Watch Out For DOT Medical Examiner Fraud

Watch Out For DOT Medical Examiner Fraud

The Department of Transportation (DOT) requires commercial drivers in safety-sensitive positions to have a physical to ensure they won’t have avoidable medical emergencies or cause crashes while operating a commercial vehicle. Medical examiners must take a certification course, renew it as required, and follow specific steps during a physical exam to maintain their ability to conduct these exams.

As a driver, you are not liable for penalties if the medical examiner doesn’t follow the established protocol. However, it can waste your time and money as it could mean you must get a new medical exam . The Federal Motor Carrier Safety Administration (FMCSA) routinely audits examiners to the extent that thousands of drivers need to redo their exam. Here are some of the fraudulent actions taken by an examiner that could affect you as a driver:

1. Providing DOT Physicals Without a DOT Medical Examiner Certification

Even if the provider holds a medical license, they may still need to complete the certified medical examiner training course to certify drivers properly. Suppose they advertise they can perform DOT exams or actually conduct physicals without the proper certifications. In that case, they may not be able to provide you with the proper paperwork. You can only get on the road professionally once you have a genuine medical card.

2. Improper DOT Certifications

Certain certified medical examiners may issue DOT certifications without performing the required steps in order to see more patients and earn more exam fees. This can mean only completing parts of the physical examination or not verifying that you, as the driver meet the medical qualifications the DOT requires to ensure safety.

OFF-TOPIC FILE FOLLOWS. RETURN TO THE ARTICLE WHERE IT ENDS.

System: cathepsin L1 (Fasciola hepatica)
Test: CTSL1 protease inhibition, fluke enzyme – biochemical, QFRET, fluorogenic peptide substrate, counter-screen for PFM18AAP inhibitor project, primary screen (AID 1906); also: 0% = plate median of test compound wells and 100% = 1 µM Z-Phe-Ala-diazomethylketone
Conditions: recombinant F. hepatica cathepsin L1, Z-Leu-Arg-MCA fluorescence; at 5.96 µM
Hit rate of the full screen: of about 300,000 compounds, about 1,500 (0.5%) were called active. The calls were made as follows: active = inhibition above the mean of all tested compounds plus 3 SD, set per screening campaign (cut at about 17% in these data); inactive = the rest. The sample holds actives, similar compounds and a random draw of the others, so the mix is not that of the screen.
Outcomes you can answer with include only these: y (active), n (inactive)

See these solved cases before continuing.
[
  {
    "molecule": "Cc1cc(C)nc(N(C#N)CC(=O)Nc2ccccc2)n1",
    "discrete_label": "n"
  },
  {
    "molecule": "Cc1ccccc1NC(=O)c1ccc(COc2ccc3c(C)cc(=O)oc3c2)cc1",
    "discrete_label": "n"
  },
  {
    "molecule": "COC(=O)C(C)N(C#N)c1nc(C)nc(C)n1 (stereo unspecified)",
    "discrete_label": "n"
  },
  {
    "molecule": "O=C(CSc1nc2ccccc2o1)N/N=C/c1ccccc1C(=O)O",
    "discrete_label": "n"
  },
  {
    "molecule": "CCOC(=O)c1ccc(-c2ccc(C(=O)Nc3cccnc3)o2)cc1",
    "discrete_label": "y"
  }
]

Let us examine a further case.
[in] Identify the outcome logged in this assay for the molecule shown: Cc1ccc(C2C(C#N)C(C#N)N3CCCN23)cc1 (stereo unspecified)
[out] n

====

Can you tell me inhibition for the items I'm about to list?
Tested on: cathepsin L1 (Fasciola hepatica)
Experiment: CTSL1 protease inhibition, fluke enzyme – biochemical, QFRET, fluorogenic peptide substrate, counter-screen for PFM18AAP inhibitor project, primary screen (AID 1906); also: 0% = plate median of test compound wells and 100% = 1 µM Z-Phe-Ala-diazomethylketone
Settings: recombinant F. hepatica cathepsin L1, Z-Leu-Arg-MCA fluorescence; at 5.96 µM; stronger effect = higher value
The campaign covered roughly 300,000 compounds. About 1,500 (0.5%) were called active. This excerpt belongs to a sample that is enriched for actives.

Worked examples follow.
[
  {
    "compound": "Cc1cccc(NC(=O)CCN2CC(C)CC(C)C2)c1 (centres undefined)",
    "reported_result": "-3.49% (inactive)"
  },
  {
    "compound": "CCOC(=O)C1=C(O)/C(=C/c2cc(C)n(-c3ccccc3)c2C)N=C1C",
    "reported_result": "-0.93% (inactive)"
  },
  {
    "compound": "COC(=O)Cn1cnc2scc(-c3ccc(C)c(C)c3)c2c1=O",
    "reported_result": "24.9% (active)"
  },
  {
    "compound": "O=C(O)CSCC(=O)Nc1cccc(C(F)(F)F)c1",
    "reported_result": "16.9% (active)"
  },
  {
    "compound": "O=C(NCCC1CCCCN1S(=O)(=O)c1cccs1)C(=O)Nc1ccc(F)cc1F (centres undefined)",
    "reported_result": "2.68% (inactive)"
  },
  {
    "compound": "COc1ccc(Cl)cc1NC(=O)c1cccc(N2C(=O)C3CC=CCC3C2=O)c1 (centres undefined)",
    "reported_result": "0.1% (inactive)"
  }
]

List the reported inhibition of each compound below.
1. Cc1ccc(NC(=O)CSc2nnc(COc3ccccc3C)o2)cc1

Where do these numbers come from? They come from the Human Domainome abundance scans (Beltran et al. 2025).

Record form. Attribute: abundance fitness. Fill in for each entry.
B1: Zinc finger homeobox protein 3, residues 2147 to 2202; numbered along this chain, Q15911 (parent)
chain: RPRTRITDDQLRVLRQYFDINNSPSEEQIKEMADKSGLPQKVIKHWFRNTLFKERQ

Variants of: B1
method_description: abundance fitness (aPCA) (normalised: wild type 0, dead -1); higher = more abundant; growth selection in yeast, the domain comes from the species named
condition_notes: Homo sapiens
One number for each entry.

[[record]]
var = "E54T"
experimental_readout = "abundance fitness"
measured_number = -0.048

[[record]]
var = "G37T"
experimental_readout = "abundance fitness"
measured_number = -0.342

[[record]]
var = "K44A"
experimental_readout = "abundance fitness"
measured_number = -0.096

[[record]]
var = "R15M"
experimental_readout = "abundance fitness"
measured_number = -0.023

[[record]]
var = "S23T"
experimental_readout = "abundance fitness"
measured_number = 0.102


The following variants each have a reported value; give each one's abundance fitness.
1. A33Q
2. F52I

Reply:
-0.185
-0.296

3. Falsifying DOT Physical Exam Results

Examiners can intentionally change medical information for a driver’s medical certificate. They may change vision or hearing test results or weight or blood pressure measurements. They may collude with drivers to cheat the system or accept bribes to grant certification to drivers that otherwise wouldn’t pass.

The FMCSA routinely audits medical records and medical examiner practices to ensure everyone follows the guidelines. They can revoke certifications, impose fines, and pursue criminal charges against medical examiners engaging in fraudulent activities. They educate the medical examiners and the drivers about how essential complying with DOT regulations is. They clearly explain the consequences of not following the requirements. Your fate is not just up to chance. You, as a driver, can take steps to prevent complications with your DOT medical card:

Verify Medical Examiner Credentials

The best practice for a driver is to choose to get a physical from someone on the FMCSA national registry of certified medical examiners. Even if the provider is advertising for DOT physical exams, only visit them once you have verified their credentials. In addition to checking the registry, you can call the examiner’s office and request their DOT certification. Any legitimate provider should be able to produce that quickly without fuss.